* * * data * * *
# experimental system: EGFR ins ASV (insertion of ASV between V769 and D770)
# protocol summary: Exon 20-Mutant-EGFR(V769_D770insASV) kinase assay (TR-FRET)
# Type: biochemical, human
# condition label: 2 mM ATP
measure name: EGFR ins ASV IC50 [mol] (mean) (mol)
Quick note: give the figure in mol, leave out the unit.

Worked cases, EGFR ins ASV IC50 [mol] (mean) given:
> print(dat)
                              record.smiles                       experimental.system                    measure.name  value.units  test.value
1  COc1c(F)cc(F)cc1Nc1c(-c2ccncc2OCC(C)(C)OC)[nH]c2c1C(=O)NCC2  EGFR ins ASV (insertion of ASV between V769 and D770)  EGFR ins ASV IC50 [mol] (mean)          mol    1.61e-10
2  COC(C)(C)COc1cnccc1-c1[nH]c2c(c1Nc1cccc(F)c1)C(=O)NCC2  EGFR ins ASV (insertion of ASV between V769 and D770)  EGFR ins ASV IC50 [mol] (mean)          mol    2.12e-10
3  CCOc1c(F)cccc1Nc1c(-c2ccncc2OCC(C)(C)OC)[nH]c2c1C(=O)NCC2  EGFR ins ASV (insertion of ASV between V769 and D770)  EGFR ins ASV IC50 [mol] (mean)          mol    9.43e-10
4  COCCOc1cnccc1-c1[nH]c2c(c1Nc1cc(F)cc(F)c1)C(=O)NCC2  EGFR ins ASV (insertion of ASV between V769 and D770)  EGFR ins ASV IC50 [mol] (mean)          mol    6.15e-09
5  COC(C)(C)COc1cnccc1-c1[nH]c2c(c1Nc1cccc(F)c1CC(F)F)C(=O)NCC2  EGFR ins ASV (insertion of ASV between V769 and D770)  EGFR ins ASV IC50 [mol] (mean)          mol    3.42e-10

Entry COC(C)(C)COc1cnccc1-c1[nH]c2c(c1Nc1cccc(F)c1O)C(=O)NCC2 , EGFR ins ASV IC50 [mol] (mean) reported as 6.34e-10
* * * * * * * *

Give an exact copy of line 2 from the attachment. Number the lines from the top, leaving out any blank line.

# protocol summary: Exon 20-Mutant-EGFR(V769_D770insASV) kinase assay (TR-FRET)